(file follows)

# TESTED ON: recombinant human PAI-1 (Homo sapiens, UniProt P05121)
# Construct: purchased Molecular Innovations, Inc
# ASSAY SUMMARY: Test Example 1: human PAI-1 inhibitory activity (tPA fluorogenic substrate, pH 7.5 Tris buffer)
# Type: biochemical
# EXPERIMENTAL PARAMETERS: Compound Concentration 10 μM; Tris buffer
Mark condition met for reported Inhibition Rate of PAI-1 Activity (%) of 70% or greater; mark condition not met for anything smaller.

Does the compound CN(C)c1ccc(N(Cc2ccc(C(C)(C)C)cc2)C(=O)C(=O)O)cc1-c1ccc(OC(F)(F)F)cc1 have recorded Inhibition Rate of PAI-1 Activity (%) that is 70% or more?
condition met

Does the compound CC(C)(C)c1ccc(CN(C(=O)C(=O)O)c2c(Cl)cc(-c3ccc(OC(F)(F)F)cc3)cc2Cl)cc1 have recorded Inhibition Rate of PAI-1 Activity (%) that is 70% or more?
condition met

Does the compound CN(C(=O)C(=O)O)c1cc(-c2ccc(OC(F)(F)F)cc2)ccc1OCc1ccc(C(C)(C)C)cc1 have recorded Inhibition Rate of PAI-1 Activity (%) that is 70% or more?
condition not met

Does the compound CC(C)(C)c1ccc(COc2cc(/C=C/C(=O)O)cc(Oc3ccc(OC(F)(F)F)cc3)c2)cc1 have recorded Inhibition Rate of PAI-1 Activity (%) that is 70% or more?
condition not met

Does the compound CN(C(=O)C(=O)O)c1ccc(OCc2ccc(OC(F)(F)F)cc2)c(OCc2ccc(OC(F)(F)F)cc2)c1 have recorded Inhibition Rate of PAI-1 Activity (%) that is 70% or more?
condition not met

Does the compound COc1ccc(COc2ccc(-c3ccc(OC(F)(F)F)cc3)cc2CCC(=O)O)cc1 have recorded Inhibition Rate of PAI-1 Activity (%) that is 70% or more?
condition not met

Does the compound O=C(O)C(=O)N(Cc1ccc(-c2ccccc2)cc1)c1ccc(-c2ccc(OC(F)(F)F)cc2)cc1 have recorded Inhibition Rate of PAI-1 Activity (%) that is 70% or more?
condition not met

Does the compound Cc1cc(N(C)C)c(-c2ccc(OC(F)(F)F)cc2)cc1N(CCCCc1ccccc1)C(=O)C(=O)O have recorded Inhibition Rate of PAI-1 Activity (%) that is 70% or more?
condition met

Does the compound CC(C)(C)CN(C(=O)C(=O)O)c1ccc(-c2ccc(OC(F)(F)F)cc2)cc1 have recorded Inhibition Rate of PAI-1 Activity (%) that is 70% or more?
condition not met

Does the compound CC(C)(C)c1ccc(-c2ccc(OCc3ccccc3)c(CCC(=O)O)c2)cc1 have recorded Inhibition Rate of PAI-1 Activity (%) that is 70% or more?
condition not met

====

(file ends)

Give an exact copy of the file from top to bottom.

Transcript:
# TESTED ON: recombinant human PAI-1 (Homo sapiens, UniProt P05121)
# Construct: purchased Molecular Innovations, Inc
# ASSAY SUMMARY: Test Example 1: human PAI-1 inhibitory activity (tPA fluorogenic substrate, pH 7.5 Tris buffer)
# Type: biochemical
# EXPERIMENTAL PARAMETERS: Compound Concentration 10 μM; Tris buffer
Mark condition met for reported Inhibition Rate of PAI-1 Activity (%) of 70% or greater; mark condition not met for anything smaller.

Does the compound CN(C)c1ccc(N(Cc2ccc(C(C)(C)C)cc2)C(=O)C(=O)O)cc1-c1ccc(OC(F)(F)F)cc1 have recorded Inhibition Rate of PAI-1 Activity (%) that is 70% or more?
condition met

Does the compound CC(C)(C)c1ccc(CN(C(=O)C(=O)O)c2c(Cl)cc(-c3ccc(OC(F)(F)F)cc3)cc2Cl)cc1 have recorded Inhibition Rate of PAI-1 Activity (%) that is 70% or more?
condition met

Does the compound CN(C(=O)C(=O)O)c1cc(-c2ccc(OC(F)(F)F)cc2)ccc1OCc1ccc(C(C)(C)C)cc1 have recorded Inhibition Rate of PAI-1 Activity (%) that is 70% or more?
condition not met

Does the compound CC(C)(C)c1ccc(COc2cc(/C=C/C(=O)O)cc(Oc3ccc(OC(F)(F)F)cc3)c2)cc1 have recorded Inhibition Rate of PAI-1 Activity (%) that is 70% or more?
condition not met

Does the compound CN(C(=O)C(=O)O)c1ccc(OCc2ccc(OC(F)(F)F)cc2)c(OCc2ccc(OC(F)(F)F)cc2)c1 have recorded Inhibition Rate of PAI-1 Activity (%) that is 70% or more?
condition not met

Does the compound COc1ccc(COc2ccc(-c3ccc(OC(F)(F)F)cc3)cc2CCC(=O)O)cc1 have recorded Inhibition Rate of PAI-1 Activity (%) that is 70% or more?
condition not met

Does the compound O=C(O)C(=O)N(Cc1ccc(-c2ccccc2)cc1)c1ccc(-c2ccc(OC(F)(F)F)cc2)cc1 have recorded Inhibition Rate of PAI-1 Activity (%) that is 70% or more?
condition not met

Does the compound Cc1cc(N(C)C)c(-c2ccc(OC(F)(F)F)cc2)cc1N(CCCCc1ccccc1)C(=O)C(=O)O have recorded Inhibition Rate of PAI-1 Activity (%) that is 70% or more?
condition met

Does the compound CC(C)(C)CN(C(=O)C(=O)O)c1ccc(-c2ccc(OC(F)(F)F)cc2)cc1 have recorded Inhibition Rate of PAI-1 Activity (%) that is 70% or more?
condition not met

Does the compound CC(C)(C)c1ccc(-c2ccc(OCc3ccccc3)c(CCC(=O)O)c2)cc1 have recorded Inhibition Rate of PAI-1 Activity (%) that is 70% or more?
condition not met

====